Looking at models

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It was my pleasant duty to look in at the Model Engineer Exhibition, now in its 47th year, to see what there was of interest in our world, in small scale. The show is held these days at the Conference Centre at Wembley, which is a good move, as this is easy to find from London’s North Circular Road and parking, at all events at mid-day on a Thursday, was easy too, at sop. The show had been opened by Earl Mountbatten of Burma, each of whose grand-children was presented, through him, with a radio-controlled model car, pointing to the growing interests in this hobby, and the racing thereof.

In a short space of time I had seen a model Gnome rotary aero-engine running on the Society of Model & Experimental Engineers’ stand it drew a crowd, spinning as uncertainly as a real Gnome until the mixture was properly adjusted, a trail of tiny blue sparks playing abouts its commutator … I watched electric rtp aeroplanes performing it would be possible to stage a full-scale model Hendon Display with these, a sort of fascinating aeronautical puppet-show. I was reminded of travelling in boyhood days on the GWR into Taff Vale territory, when I came face-to-face with two 5″-gauge GWR saddle-tank locos, differing slightly in finish and equipment. I appreciated the effortless, quiet functioning of the model tank loco that was performing the traditional passenger-hauling. All in all, I suppose railways and traction-engines scale down better than anything else.

Among the models of transport interest were a Honda 750 motor cycle almost big enough to ride well, to 1/3rd-scale a Mercedes Benz 540K, and a boat-tail Packard Speedster, among the non-working exhibits. More cars were in the craftsmanship section, including those 5 and to c.c. tether racers, an Ft Ferrari 312T to 1/24-scale, and a Car Showroom containing a Jaguar X J-S. The Juniors had contributed a 1/12-scale. Porsche 934 Turbo RSR, a rather “plastic-kit” Excalibur SSK, and a Tyrrell 34, all to this scale and a tiny Suzuki dirt-track machine, also a 6-scale Jaguar SS too. Class K produced eight little i.c. engines, of up to 35 c.c., and from one to eight cylinders. As in our world, the thing is now very commercialised; on one stand I saw a smart executive clutching a simply vast model of a Ford V8 “hot-rodder”. All the models and stands are listed in the December extra-issue of Model Engineer. –W.B.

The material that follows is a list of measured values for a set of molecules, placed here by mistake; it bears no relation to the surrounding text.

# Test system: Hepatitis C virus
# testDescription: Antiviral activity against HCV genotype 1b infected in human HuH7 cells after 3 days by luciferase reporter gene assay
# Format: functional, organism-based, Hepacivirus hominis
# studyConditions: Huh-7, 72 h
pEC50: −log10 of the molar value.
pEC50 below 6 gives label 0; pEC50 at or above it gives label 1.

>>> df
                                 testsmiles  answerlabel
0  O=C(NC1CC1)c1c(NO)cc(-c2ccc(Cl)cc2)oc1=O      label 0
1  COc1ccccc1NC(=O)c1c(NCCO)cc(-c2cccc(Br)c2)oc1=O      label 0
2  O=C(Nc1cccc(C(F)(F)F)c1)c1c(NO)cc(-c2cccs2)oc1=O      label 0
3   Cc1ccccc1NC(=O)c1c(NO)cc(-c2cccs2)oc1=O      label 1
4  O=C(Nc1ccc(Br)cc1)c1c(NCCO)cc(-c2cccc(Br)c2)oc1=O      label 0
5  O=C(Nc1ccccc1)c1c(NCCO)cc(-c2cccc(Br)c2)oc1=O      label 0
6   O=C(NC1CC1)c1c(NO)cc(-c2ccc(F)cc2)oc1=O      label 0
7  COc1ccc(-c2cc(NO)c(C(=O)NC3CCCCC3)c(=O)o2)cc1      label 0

Nothing New Under the Sun

From an Editorial in The Autocar of 1921: – “Apparently, the scare that some of the experts raised last year that the oil supplies of the World were declining is not likely to be realised for a very long time to come, and, indeed, it is said that of late production has been vastly greater than demand, while, only last week, accounts were published announcing the discovery of what promises to prove one of the greatest oilfields in the World in the north-west of Canada. The prospects, therefore, are to the good for still cheaper fuel”.

At that time, in the summer of 1921, petrol cost 2/5 1/2d (approx 12p) a gallon, for No. I grade, it having fluctuated from 1/8d a gallon in August 1914 and 1/9d a gallon at the end of 1914, rising to 2/1d by October 1915, 2/10d by 1916, and 3/11 1/2d in September 1917. In 1918 you could buy petrol at approximately 3/6d a gallon but it dropped to 3/2 1/2d in 1919, but soared in 1920 to 4/3 1/2d another tuppence going on by January 1921. For the benefit of motoring historians, perhaps one of the leading Petroleum Companies will get its publicity staff onto working out a chart covering the price per gallon for all the years when petrol’ has been on sale, which Motor Sport would gladly publish. –W.B.

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